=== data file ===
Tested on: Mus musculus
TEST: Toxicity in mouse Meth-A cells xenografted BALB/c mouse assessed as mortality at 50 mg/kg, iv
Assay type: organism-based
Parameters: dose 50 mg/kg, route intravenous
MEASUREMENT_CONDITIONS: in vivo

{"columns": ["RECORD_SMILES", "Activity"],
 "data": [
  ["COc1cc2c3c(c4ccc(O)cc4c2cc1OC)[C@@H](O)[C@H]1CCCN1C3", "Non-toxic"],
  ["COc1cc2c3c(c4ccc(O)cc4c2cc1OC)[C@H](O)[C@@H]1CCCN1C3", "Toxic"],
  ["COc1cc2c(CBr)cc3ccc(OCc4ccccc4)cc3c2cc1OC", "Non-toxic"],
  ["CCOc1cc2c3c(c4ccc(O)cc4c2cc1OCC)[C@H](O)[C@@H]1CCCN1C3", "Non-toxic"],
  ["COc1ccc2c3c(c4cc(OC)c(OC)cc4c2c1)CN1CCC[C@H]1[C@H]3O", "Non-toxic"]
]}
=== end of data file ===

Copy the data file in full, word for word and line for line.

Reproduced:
Tested on: Mus musculus
TEST: Toxicity in mouse Meth-A cells xenografted BALB/c mouse assessed as mortality at 50 mg/kg, iv
Assay type: organism-based
Parameters: dose 50 mg/kg, route intravenous
MEASUREMENT_CONDITIONS: in vivo

{"columns": ["RECORD_SMILES", "Activity"],
 "data": [
  ["COc1cc2c3c(c4ccc(O)cc4c2cc1OC)[C@@H](O)[C@H]1CCCN1C3", "Non-toxic"],
  ["COc1cc2c3c(c4ccc(O)cc4c2cc1OC)[C@H](O)[C@@H]1CCCN1C3", "Toxic"],
  ["COc1cc2c(CBr)cc3ccc(OCc4ccccc4)cc3c2cc1OC", "Non-toxic"],
  ["CCOc1cc2c3c(c4ccc(O)cc4c2cc1OCC)[C@H](O)[C@@H]1CCCN1C3", "Non-toxic"],
  ["COc1ccc2c3c(c4cc(OC)c(OC)cc4c2c1)CN1CCC[C@H]1[C@H]3O", "Non-toxic"]
]}